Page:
Hagia Sophia – A Byzantine Marvel

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This architectural masterpiece has had a profound influence on Christian and Islamic architecture. For 1400 years, the mighty dome of Hagia Sophia – the words mean ‘holy wisdom’ in Greek – dominated the spiritual life of the city of Constantinople (the present-day Istanbul). This massive construction of main dome semi-domes, buttresses and outbuildings is offset by four elegant minarets, one at each corner, for Hagia Sophia was conceived and built as a Christian church, then converted by one of the world’s most gifted architects to serve as an Islamic mosque.Constantinople, capital of the Byzantine Empire, took up the mantle of guardianship of classical civilization after the sacking of Rome by the Visigoths in AD 410. Successive emperors determined that the city – poised at the cross-roads between Europe and Asia, on the Bosporus – should be the religious, artistic and commercial capital of the world. In AD 532 the Emperor Justinian, renowned for his many ambitious construction programmes, commissioned the great church of Hagia Sophia.

No one had attempted to build such a large church before. Justinian chose as his architects two Greek mathematicians, Anthemius of Talles and Isidorus of Miletus, in the belief that only men trained in mathematics would be able to calculate the curves and angles required in the domes, to assess the strains and stresses involved and to decide where to place buttresses and supports. Justinian imported beautiful materials from all over the empire, from Greece and Rome, Turkey and North Africa. An army of 10,000 sculptors, masons, carpenters and mosaicists took five years to fashion red and green porphyry, yellow and white marble, and gleaming gold and silver into the most magnificent church in Christendom.

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Hagia Sophia’s Interior

Justinian is reputed to have exclaimed, upon entering Hagia Sophia, “O Solomon, I have surpassed thee”! The interior is a masterpiece of light and space: a smooth marble floor; walls faced with glistening mosaics and panels of marble; deeply cut marble columns of so many hues that the contemporary historian Procopius likened them to a meadow full of flowers in bloom. Resplendent above these treasures is the dome, some 100ft (30m) in diameter, constructed using special bricks imported from the Greek island of Rhodes. Forty ribs extend from its centre to its base, which is cut by 40 windows like a crown studded by diamonds of light. Around the dome, to help spread and support its load in addition to overcoming the problem of how to sit a circular cupola on a square base, the architects devised smaller half-domes, beyond which are even smaller half-domes. The spaces between these were filled with elaborate plasterwork, then both dome and ceiling were covered in gold to reflect every polished surface of the interior.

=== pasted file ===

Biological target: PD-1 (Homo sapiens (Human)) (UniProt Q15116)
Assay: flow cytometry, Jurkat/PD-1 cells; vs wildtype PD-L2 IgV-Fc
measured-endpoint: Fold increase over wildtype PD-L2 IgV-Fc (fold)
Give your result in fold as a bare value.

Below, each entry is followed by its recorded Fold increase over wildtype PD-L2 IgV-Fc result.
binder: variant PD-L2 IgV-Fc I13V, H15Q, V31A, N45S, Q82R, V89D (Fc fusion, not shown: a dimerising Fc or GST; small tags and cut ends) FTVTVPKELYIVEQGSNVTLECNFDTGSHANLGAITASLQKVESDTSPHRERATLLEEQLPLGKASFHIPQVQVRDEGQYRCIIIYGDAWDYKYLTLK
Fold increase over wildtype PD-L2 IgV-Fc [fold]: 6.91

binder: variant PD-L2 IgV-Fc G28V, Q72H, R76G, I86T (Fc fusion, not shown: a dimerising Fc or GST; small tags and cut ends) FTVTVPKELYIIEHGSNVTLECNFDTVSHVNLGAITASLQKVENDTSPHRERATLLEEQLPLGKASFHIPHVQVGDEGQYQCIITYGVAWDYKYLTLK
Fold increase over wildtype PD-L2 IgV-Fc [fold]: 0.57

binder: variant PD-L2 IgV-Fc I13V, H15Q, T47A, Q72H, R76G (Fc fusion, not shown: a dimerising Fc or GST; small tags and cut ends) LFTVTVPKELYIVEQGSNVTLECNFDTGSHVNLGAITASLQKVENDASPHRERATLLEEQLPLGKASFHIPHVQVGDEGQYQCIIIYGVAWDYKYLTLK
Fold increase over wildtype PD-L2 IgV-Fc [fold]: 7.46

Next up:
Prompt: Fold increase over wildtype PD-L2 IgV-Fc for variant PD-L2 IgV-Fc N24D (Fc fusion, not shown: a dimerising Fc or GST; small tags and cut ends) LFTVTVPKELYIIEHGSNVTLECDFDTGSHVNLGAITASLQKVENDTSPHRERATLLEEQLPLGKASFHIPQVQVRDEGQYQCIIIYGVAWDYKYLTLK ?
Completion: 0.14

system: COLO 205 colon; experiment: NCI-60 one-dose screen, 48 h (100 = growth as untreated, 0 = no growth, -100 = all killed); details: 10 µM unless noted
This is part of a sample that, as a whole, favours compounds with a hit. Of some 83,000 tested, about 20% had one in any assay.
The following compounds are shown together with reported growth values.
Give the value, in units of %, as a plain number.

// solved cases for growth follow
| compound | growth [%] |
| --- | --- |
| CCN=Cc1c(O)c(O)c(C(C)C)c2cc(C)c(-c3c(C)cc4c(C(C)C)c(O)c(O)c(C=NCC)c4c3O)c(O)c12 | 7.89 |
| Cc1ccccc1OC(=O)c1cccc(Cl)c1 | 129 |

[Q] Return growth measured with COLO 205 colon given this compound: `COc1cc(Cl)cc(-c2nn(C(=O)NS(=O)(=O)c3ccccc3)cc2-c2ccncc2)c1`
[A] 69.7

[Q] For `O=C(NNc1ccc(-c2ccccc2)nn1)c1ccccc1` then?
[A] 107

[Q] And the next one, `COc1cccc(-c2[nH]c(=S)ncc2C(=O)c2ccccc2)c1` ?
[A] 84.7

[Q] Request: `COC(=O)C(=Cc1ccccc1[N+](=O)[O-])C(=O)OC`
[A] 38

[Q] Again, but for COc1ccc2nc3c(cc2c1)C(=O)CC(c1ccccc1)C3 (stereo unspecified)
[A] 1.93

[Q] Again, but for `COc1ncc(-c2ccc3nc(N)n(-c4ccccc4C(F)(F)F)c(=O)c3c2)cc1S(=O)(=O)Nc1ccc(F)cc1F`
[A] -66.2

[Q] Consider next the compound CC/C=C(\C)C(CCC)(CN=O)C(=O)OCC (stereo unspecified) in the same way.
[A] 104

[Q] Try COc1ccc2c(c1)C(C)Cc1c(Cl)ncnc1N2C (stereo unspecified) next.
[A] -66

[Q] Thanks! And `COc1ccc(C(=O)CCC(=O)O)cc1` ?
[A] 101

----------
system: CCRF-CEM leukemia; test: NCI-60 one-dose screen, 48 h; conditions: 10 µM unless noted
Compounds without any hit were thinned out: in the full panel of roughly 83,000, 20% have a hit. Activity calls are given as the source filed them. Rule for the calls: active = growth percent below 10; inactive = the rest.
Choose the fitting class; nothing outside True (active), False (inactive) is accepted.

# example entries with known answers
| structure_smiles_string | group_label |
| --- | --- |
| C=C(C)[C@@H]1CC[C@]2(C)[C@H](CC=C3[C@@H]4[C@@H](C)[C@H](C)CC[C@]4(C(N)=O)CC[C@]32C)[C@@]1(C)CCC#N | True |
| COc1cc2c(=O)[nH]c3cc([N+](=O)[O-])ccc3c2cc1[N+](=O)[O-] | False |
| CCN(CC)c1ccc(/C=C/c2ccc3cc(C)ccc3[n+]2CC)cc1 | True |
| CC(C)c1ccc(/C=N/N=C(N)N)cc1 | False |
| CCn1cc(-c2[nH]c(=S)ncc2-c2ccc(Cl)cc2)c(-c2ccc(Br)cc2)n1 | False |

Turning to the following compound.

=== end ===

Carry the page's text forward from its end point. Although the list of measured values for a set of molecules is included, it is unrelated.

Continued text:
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A Mosaic Art at Hagia Sophia

Hagia Sophia was the centre of the eastern Christian world for almost 1000 years, but it was beset by problems from the start. Only 21 years after its completion it was damaged by an earth tremor and had to be partially rebuilt. Gradually its riches were plundered. In 1204 soldiers of the Fourth Crusade on their way to Jerusalem and hostile to the Eastern Orthodox Church (the formal split between the churches of Rome and Constantinople had been acknowledged in 1054) stripped the interior of the building. The last Christian service was held on the evening of 28th May 1453, when Emperor Constantine XI, tears in his eyes, took communion there. Although only a few hours later the Ottoman Turks stormed the city’s walls, their commander Mehmet II expressly forbade his troops to desecrate the church.

Hagia Sophia was converted into a mosque in the 16th century under the direction of Siman Pasha (1489-1588), one of the Islamic world’s greatest architects, whose masterpieces include Topkapi palace and the mosques he built for the emperors Suleiman the Magnificent and Selim II. In accordance with Islamic tradition, Sinan painted over most of the representational frescoes and mosaics, replacing them with discs bearing texts from the Koran, and removed any remaining Christian statues.

In 1934 Hagia Sophia was stripped of any religious significance and is today a museum. To the many visitors drawn here each year, however, I remains a spiritual oasis in a bustling metropolis. And, although the interior is bare, its spatial magnificence is undiminished. In its cool marble floors, elegant columns and great dome rising towards the heavens, Hagia Sophia retains something of Justinian’s vision.

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